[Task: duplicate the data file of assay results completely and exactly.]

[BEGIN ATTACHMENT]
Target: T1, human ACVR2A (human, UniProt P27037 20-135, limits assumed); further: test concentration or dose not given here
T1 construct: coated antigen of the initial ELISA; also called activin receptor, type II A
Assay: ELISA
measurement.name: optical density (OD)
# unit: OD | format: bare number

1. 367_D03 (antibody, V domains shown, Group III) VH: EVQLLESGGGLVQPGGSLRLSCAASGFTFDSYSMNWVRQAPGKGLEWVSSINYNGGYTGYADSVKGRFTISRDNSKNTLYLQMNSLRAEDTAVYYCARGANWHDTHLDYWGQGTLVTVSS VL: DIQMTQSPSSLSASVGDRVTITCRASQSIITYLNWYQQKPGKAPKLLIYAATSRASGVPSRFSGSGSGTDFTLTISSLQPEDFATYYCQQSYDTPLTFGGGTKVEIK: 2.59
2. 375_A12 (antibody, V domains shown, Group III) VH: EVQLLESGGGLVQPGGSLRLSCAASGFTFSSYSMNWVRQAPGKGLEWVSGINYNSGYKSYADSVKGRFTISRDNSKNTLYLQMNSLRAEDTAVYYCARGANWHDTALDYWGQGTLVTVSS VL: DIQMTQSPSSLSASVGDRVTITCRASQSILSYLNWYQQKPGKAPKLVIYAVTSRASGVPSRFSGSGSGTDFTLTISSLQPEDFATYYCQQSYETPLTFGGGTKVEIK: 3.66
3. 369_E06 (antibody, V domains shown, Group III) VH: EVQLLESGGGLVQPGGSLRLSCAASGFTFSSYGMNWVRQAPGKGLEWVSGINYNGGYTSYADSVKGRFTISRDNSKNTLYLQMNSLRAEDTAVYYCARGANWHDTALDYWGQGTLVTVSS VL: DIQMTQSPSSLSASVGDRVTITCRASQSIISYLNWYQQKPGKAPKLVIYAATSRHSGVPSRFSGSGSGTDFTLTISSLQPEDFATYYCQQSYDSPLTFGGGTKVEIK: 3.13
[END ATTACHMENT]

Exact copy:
Target: T1, human ACVR2A (human, UniProt P27037 20-135, limits assumed); further: test concentration or dose not given here
T1 construct: coated antigen of the initial ELISA; also called activin receptor, type II A
Assay: ELISA
measurement.name: optical density (OD)
# unit: OD | format: bare number

1. 367_D03 (antibody, V domains shown, Group III) VH: EVQLLESGGGLVQPGGSLRLSCAASGFTFDSYSMNWVRQAPGKGLEWVSSINYNGGYTGYADSVKGRFTISRDNSKNTLYLQMNSLRAEDTAVYYCARGANWHDTHLDYWGQGTLVTVSS VL: DIQMTQSPSSLSASVGDRVTITCRASQSIITYLNWYQQKPGKAPKLLIYAATSRASGVPSRFSGSGSGTDFTLTISSLQPEDFATYYCQQSYDTPLTFGGGTKVEIK: 2.59
2. 375_A12 (antibody, V domains shown, Group III) VH: EVQLLESGGGLVQPGGSLRLSCAASGFTFSSYSMNWVRQAPGKGLEWVSGINYNSGYKSYADSVKGRFTISRDNSKNTLYLQMNSLRAEDTAVYYCARGANWHDTALDYWGQGTLVTVSS VL: DIQMTQSPSSLSASVGDRVTITCRASQSILSYLNWYQQKPGKAPKLVIYAVTSRASGVPSRFSGSGSGTDFTLTISSLQPEDFATYYCQQSYETPLTFGGGTKVEIK: 3.66
3. 369_E06 (antibody, V domains shown, Group III) VH: EVQLLESGGGLVQPGGSLRLSCAASGFTFSSYGMNWVRQAPGKGLEWVSGINYNGGYTSYADSVKGRFTISRDNSKNTLYLQMNSLRAEDTAVYYCARGANWHDTALDYWGQGTLVTVSS VL: DIQMTQSPSSLSASVGDRVTITCRASQSIISYLNWYQQKPGKAPKLVIYAATSRHSGVPSRFSGSGSGTDFTLTISSLQPEDFATYYCQQSYDSPLTFGGGTKVEIK: 3.13